of the Intergovernmental Panel on Climate Change, Figure TS.2a. Cambridge University Press.
120 Climate change, water and food security
Globally, there was a 70 percent increase in GHG emissions between 1970 and 2004,
with a reported increase in emissions of 27 percent in agriculture from 1970 to 1990
(Niggli et al., 2009). Figure 6.1 indicates that most of this increase is in the form of N
2
0,
attributed to increased and inefficient use of artificial fertilizer. Asia currently accounts for
50 percent of global nitrogen use, which is predicted to double by 2030 (Padgham, 2009).
Fossil energy use in US maize production as far back as 1994 was reported to equate
to 400 gallons of oil equivalent per capita per year (McLaughlin et al., 2000) with a
percentage breakdown as follows:
¾ 31 percent for the manufacture of inorganic fertilizer
¾ 19 percent for the operation of field machinery
¾ 16 percent for transportation
¾ 13 percent for irrigation
¾ 8 percent for raising livestock (not including livestock feed)
¾ 5 percent for crop drying
¾ 5 percent for pesticide production
¾ 3 percent miscellaneous.
The Stern Review (2006) noted that prospects for stabilizing greenhouse gas concentrations
will be determined by the price attached to carbon equivalent in the future. At three levels
of price, the potential for stabilizing carbon at between 445 and 710 ppm in 2030 are
summarized in Figure 6.2. In agriculture, the highest price would mitigate approximately
75 percent of current agricultural net emissions.
FIGURE 6.2
Potential for GHG mitigation by sector, in 2030, based on three costs (US$ per tonne CO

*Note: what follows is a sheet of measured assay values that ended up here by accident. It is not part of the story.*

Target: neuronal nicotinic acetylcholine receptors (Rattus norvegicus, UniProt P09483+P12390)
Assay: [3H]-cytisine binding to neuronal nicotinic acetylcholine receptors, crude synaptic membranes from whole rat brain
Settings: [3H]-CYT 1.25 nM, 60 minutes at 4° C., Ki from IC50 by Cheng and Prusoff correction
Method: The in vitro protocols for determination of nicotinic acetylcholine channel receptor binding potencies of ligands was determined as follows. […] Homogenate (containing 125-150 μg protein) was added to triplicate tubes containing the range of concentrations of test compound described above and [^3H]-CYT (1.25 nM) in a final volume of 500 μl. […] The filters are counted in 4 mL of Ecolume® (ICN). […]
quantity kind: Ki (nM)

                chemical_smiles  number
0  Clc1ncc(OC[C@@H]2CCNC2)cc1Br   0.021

2
equivalent) (IPCC, 2007)
Energy supply
0
1
2
3
4
5
6
7
<
2
0
<
5
0
<
1
0
0
<
2
0
<
5
0
<
1
0
0
<
2
0
<
5
0
<
1
0
0
<
2
0
<
5
0
<
1
0
0
<
2
0
<
5
0
<
1
0
0
<
2
0
<
5
0
<
1
0
0
<
2
0
<
5
0
<
1
0
0
GtCO
2
-eq/yr
Transport Buildings Ìndustry Agriculture Forestry Waste
Non-OECD/EÌT
EÌT
OECD
World total
US$/tCO
2
-eq

Agricultural lands occupy 37 percent of the world’s surface and have a potential
sequestration in excess of agricultural fossil fuel use estimated to be 5.5-6 Gt/year CO
2
e
in 2030, compared with a reference global output of 29 Gt/year CO
2
e (Smith et al., 2008).
The prospects for mitigation are thought to be relatively high in non-OECD country
agriculture and forestry, but with high levels of uncertainty. Global emissions of nitrous
Climate Change 2007: Mitigation of Climate Change. Working Group III Contribution to the Fourth Assessment Report of the Intergovernmental
Panel on Climate Change, Figure SPM.6. Cambridge University Press.
121 Chapter 6 - Prospects for mitigation
oxide and methane are predicted to continue rising to 8 Gt CO
2
e by 2020, or about
60 percent more than in 1990. Minor decreases in Europe and a very minor increase in
North America will be overtaken by major increases projected in sub-Saharan Africa,
South and East Asia and in South America (FAO, 2007). FAO (2007) estimates that
65 percent of the potential for mitigation lies in developing countries, and that
50 percent of the total could arise from limiting deforestation.
The options and their potential for mitigation within agriculture are based on three
different prices for one tonne of carbon dioxide; these are summarized in Figure 6.3
(Smith, 2008). Cropland management has highest potential, whereas water management
has rather low potential, as the costs per tonne of mitigated CO
2
are very high. There
is also great potential to reduce (by 30 percent) the carbon footprint of transport and
mechanisation used in agriculture by adopting existing technologies (World Bank, 2009a).
Although livestock and rice are leading contributors of GHGs, the main potential for
mitigation is thought to lie in the restoration of cultivated organic soils (predominantly
peat lands in the tropics) and associated measures to increase or restore the carbon
content of depleted and degraded soils. Even a 1 percent increase in carbon content in
the top 10 cm of a soil translates into significant amounts over large areas – for example
an increase of 1 percent carbon in the top 10 cm of a typical soil with a bulk density
of 1.5 t/m
3
is equivalent to 15 tonnes of carbon per ha. Taking the irrigated area of the